If you haven’t yet listened to season 3 of Serial, I highly recommend it. While the podcast itself is great and well reported, what I find interesting is the Sarah Koenig’s surprise at what she finds. This is exactly how the legal system works. It’s ugly.
Sometimes I feel like lawyers are all in on a great secret that we’re all ashamed to talk about. That the legal system is meant to handle volume, not individual cases.
I know very little about CodeX – The Stanford Center for Legal Informatics, but I vow to you dear reader that I will start looking into this.
I fear the technology they are building is probably not quite on point. I have this theory that legal technology sucks (legal definition) because it is built by people who don’t practice law – or at least practice law in the practical way outside and in-house lawyers do.
And, by the time those outside and in-house lawyers have the practical experience to make a decent legal product, they are making too much money to just give it up for a startup.
It’s a weird feature of law.
From Law360 (paywall):
“The data-driven lawyer is the lawyer of the future,” said Josh Becker, Lexis head of legal analytics and chairman of Lex Machina. “This is still very early days and these pioneers are critical. They’re evangelists within their firms and they bring data with them each step of the way.”
To save you the subscription, Law360 (which is owned by the same parent as Lex Machina), says lawyers using data is the future.
Just so you’re aware. Lawyers have always used data, and those that used it better usually got ahead. In 2007 you might build a script to download info from the USPTO, and in 2018 you now might pay a subscription fee for someone to do that for you. This has been going on forever, you’ve only added marketing.
And, from what I’ve seen from Lex Machina (which is now dated by a few years) I’m unimpressed. At that time, it could tell you an insight such as: only 10% of motions to dismiss have been granted in a certain jurisdiction. So what? That’s still a 10% chance. It’s a shot on goal.
The future for lawyers is competency and intelligence. Let’s make that happen.
My belief is that Trump now sees his trade war with China as costing him votes because of it’s purported negative effect on the stock market. Trump now needs to rev up the stock market for his 2020 race. Self preservation at its finest. If he wins, assume the trade war will commence post reelection.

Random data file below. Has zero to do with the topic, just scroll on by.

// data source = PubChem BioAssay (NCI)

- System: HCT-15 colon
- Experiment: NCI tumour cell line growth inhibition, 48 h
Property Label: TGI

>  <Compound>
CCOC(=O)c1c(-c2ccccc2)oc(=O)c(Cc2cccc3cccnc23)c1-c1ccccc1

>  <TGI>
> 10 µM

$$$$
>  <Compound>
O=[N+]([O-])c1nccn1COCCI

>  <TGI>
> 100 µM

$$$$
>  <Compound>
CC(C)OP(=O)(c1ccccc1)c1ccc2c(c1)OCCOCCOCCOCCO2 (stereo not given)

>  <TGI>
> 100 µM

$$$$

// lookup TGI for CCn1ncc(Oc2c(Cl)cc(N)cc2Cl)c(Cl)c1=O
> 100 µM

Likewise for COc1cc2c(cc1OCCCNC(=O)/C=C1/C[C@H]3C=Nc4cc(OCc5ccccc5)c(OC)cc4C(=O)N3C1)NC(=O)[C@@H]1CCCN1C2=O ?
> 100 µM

I do not think a new trade deal with China (if one is cobbled together) will be better than what we had. But it will stabilize the economy and boost the stock market.
That said, I do think any new deal will have language protecting US intellectual property. But this is a hollow pledge because most of the intellectual property worth protecting was stolen long ago.
The push against arbitration clauses has been gathering steam over the past few years. It has now found momentum with law firms. (Paywall, but you can see enough to get the point.)
I understand the push back against arbitration clauses because many arbitral bodies are thought to be unfair (not great data on this – and there are some very good ones) and many people think it allows companies to hide their dirty laundry (which does happen).
I only wish the law students took a more nuanced position. Mandatory arbitration clauses can be a godsend to those who are afraid of facing public scrutiny about what happened – it is not always fun to face both the perpetrator and the public when bringing a case. The public (or a vocal part thereof) does not always treat the victim with much kindness or understanding.
Also, taking this out of the sexual assault/harassment realm. Bringing a public lawsuit may have consequences on who will hire you in the future. Even if the claim is completely legitimate. That’s the world we live in.
A more nuanced approach would leave it open to the victim/aggrieved party to decide whether they want to file a public lawsuit or private arbitration.
Perhaps the law firm agreements do this. But this is not what the law students are pushing for.
You can add this to the post below.
The Marriott breach today once again proves that competency is hard to find.
How strongly correlated is my competency is hard to find with the Dunning-Kruger effect? That’s a doctoral thesis waiting to happen.
Happy weekend everyone.
Somewhat of an old story raised anew this past month. The use of AI to identify tattoos and what they mean. This raises all sorts of serious concerns as pointed out in the article (but take with a grain of salt given the advocacy group behind it).
I just like the idea of this needing to be explained in court as a way to establish reasonable suspicion or probable cause. There are ways to get around that need by just using police officer testimony, but someone is going to go after the algorithm.